Archive | September, 2011

Freshly planted fall container with #kal

27 Sep

Freshly planted fall container with #kale #cabbage #gourds. Looks beautiful enough to eat! A #VerkadeDesign original! http://ow.ly/i/i5bj

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Darling, don’t forget the dahlias!

19 Sep

If you love Spring peonies then consider adding dahlias to your late summer garden.  They bloom from early August until the first frost and come in a dizzying array of sizes and colours. Some are as small as a golf ball while others rival the largest of buffet dinner plates!

Dahlias are know for their saturated and rich colours of orange, pink, purple, scarlet, yellow and white.  The best part is,  you can find many varieties that offer a combination of these colours all in one flower which make these perfect for cut- flower arrangements. My friend Roxanna shows us how gorgeous a simple bouquet of the flowers can be!

Dahlia Growing Tips

1. Select a comfy home.  Dahlias are sun lovers and must have well-drained (yet moist) soil.

2. Be careful when planting. The most common way to grow dahlias is from their tuber form (imagine oddly-shaped fingerling potatoes or ginger root).  These tubers however are very sensitive to any damage so be sure not to scratch, cut or break the tuber as otherwise you may be disappointed come bloom-time.

3. Provide Support.  Dahlia flowers are often very large which makes them top-heavy.  Give theses busty plants support by using a wooden or metal stake.

4.  Winter “Hibernation.” Dahlias unfortunately are not perennials in our climate. Once frost has brought an end to this years gorgeous display, remove the tubers and store in a dry, cool place until the following Spring.

Click here for more Dahlia growing tips.

 

Grow cool season veggies that pack a punch!

16 Sep

Arugula growing easily on my 29th floor balcony. YUM!

Are you a novice gardener? Don’t fret! Cool season vegetables are easy to grow. In fact, this is the perfect time to start growing your anti-oxidant, nutrient rich greens in your backyard or even on your balcony.  The following Fall favourites are moderately frost- tolerant so if you seed them now you will have fresh greens to put on the table at Thanksgiving!

  • Chives
  • Arugula and other salad greens. Click here to watch a video on how to seed your own lettuce.
  • Kale
  • Radish
  • Swiss Chard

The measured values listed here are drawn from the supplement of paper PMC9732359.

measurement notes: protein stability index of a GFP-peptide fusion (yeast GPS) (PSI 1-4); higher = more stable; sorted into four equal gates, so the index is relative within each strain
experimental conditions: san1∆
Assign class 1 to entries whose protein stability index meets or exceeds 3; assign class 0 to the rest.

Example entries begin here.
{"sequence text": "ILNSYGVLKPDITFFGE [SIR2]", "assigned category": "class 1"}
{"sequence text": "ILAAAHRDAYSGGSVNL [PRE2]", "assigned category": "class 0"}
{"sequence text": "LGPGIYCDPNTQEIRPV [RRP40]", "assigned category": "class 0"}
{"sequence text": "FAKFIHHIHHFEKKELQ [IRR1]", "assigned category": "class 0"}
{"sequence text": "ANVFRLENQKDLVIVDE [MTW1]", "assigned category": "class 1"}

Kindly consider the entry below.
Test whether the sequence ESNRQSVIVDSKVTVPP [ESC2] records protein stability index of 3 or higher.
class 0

Read the step-by-step guide to sowing your own salad greens in my guest post on Joyoushealth.ca

Joy, from Joyous Health,  is an amazing Registered Holistic Nutritionist and Health Coach.  She offers tons of easy to understand health and nutrition information, delicious yet simple recipes, and fresh perspectives to provide food for the soul.  Learn more about Joy and check out her blog.  She is cute to boot! (I guess eating healthy does work after all!!!)

5 Tips for Cottage Gardens

8 Sep

Ontario’s northern landscape proudly displays the grandeur of speckled smooth granite boulders, towering stands of swaying pine and birch and soft sweeping carpets of mosses, wildflowers and grasses.  For the avid gardener, you may wonder what “improvements” if any can be made to this gorgeous landscape?

My friend Caroline Coulson seems to have found the answer to this at her evolving Georgian Bay island cottage garden.  Her garden teaches us 5 simple tips to creating the perfect cottage garden.

1.Be Inspired by Nature

Any hardscaping elements such as pathways and retaining walls should be constructed using local materials (if not from the actual site itself).  Notice how her garden beds have been formed in the lowest areas in the granite surface.  Not only does this appear more natural but also ensures maximum water availability as water collects in these “pool-like” indentations.  Also, granite boulders found on the property have been moved to create organically-shaped retaining walls.

2. Pick Non-fussy Eaters!

The soil in cottage country is thin and low in available nutrients.  As a result, if introducing non-native species, ensure that they tolerate well-drained infertile soil.  That doesn’t mean you have to forfeit beauty. For example, add a range of early to late summer blooming day lilies and hardy Black Eyed Susan’s for colour throughout the summer.

3.  Plan for Hot Days & Cool Nights

Soil temperature in cottage country varies greatly throughout the day and puts added stress on plants. The large granite boulders can end up “baking” plant roots.  As result, select plants that are drought-tolerant and can handle hot days and cool nights.  For example, this garden bed contains Black Eyed Susan’s, variegated Sedum and early summer day lilies.

4.  Grow Food for the Soul

Nothing goes better with the great outdoors than eating freshly-picked produce.  Again, select veggies and herbs that prefer warm days and cool nights and consider growing  in containers to help keep soil moisture and temperature more steady. Caroline has had great success this year with her 9 different varieties of tomatoes, zucchini and cucumbers!

Sage

Tomato plan in pot

Cucumber

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